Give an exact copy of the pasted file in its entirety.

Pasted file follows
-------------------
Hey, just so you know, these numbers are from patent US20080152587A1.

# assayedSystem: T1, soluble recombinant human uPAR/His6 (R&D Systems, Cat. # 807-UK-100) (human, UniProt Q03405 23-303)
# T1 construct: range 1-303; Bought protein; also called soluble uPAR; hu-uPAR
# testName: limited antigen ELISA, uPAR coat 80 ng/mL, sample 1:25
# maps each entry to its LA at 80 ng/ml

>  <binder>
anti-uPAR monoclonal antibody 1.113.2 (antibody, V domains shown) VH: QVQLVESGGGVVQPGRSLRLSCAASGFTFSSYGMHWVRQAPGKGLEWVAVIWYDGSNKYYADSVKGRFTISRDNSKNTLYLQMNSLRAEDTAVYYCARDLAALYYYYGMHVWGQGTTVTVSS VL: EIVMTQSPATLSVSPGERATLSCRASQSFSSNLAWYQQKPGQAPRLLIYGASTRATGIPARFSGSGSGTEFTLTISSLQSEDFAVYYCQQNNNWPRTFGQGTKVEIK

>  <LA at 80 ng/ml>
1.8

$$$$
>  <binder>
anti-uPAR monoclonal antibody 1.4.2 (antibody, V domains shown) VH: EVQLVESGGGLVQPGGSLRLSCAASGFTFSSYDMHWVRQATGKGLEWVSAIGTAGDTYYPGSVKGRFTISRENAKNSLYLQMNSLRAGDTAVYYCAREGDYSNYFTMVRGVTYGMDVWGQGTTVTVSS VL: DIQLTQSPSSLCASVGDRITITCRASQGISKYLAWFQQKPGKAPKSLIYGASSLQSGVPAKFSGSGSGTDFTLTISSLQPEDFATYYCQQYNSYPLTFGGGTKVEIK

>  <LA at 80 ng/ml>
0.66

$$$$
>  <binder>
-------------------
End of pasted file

Hey, just so you know, these numbers are from patent US20080152587A1.

# assayedSystem: T1, soluble recombinant human uPAR/His6 (R&D Systems, Cat. # 807-UK-100) (human, UniProt Q03405 23-303)
# T1 construct: range 1-303; Bought protein; also called soluble uPAR; hu-uPAR
# testName: limited antigen ELISA, uPAR coat 80 ng/mL, sample 1:25
# maps each entry to its LA at 80 ng/ml

>  <binder>
anti-uPAR monoclonal antibody 1.113.2 (antibody, V domains shown) VH: QVQLVESGGGVVQPGRSLRLSCAASGFTFSSYGMHWVRQAPGKGLEWVAVIWYDGSNKYYADSVKGRFTISRDNSKNTLYLQMNSLRAEDTAVYYCARDLAALYYYYGMHVWGQGTTVTVSS VL: EIVMTQSPATLSVSPGERATLSCRASQSFSSNLAWYQQKPGQAPRLLIYGASTRATGIPARFSGSGSGTEFTLTISSLQSEDFAVYYCQQNNNWPRTFGQGTKVEIK

>  <LA at 80 ng/ml>
1.8

$$$$
>  <binder>
anti-uPAR monoclonal antibody 1.4.2 (antibody, V domains shown) VH: EVQLVESGGGLVQPGGSLRLSCAASGFTFSSYDMHWVRQATGKGLEWVSAIGTAGDTYYPGSVKGRFTISRENAKNSLYLQMNSLRAGDTAVYYCAREGDYSNYFTMVRGVTYGMDVWGQGTTVTVSS VL: DIQLTQSPSSLCASVGDRITITCRASQGISKYLAWFQQKPGKAPKSLIYGASSLQSGVPAKFSGSGSGTDFTLTISSLQPEDFATYYCQQYNSYPLTFGGGTKVEIK

>  <LA at 80 ng/ml>
0.66

$$$$
>  <binder>